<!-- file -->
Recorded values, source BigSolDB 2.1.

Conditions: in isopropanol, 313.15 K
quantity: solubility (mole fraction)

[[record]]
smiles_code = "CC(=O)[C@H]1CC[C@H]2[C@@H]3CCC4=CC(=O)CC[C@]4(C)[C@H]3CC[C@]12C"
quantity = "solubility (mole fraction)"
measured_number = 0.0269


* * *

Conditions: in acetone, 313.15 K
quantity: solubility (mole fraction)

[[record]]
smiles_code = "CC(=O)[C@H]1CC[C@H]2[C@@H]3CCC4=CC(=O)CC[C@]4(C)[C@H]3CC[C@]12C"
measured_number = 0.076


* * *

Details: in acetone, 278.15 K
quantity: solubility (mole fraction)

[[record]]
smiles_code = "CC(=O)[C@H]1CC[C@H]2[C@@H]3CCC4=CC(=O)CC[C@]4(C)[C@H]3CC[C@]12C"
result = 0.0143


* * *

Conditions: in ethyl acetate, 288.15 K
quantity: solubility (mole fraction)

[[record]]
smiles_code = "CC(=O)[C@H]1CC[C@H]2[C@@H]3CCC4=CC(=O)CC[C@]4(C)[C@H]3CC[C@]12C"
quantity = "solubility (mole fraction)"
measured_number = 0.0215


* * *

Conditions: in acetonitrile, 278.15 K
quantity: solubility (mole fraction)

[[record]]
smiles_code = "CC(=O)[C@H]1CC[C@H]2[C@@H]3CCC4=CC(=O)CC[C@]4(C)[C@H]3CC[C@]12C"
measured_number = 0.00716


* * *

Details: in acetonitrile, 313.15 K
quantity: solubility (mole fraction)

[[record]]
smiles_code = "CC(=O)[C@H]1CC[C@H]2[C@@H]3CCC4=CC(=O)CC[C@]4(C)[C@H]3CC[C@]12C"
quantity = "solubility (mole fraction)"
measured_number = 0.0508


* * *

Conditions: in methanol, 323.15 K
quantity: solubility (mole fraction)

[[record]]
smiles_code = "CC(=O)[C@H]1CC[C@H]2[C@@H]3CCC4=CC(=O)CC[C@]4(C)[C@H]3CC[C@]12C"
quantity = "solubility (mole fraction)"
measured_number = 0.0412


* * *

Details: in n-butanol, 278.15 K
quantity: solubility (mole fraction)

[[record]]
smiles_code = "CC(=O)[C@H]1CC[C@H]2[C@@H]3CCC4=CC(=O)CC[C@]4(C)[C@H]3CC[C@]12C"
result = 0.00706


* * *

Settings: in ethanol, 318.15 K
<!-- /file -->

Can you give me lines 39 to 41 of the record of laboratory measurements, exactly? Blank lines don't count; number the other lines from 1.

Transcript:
measured_number = 0.0508


* * *

Conditions: in methanol, 323.15 K